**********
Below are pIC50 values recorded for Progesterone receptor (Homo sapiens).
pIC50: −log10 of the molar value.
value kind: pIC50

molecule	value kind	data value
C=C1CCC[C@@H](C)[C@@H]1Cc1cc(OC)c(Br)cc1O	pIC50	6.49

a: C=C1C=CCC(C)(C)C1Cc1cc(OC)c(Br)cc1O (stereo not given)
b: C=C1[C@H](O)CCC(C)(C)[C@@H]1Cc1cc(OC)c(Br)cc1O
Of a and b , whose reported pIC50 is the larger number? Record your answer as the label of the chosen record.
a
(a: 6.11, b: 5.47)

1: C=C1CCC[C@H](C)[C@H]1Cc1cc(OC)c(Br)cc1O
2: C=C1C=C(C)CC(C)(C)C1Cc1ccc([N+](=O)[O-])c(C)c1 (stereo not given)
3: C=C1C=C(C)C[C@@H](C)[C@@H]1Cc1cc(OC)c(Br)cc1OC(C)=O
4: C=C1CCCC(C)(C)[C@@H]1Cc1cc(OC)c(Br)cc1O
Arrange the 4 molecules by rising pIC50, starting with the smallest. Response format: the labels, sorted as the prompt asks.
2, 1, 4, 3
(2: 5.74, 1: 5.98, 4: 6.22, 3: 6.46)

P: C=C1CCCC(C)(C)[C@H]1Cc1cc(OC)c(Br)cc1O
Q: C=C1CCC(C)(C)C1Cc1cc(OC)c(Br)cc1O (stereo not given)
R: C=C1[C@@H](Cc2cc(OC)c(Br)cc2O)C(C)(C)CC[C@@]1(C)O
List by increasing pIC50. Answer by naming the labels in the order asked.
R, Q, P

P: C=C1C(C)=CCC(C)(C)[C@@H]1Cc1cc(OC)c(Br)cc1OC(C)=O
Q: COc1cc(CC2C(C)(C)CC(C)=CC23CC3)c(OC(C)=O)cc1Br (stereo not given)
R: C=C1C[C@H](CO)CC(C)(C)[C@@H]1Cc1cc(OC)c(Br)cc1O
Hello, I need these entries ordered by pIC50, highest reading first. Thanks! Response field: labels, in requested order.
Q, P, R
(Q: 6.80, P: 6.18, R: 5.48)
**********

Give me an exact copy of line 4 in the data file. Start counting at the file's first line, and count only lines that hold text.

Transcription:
molecule	value kind	data value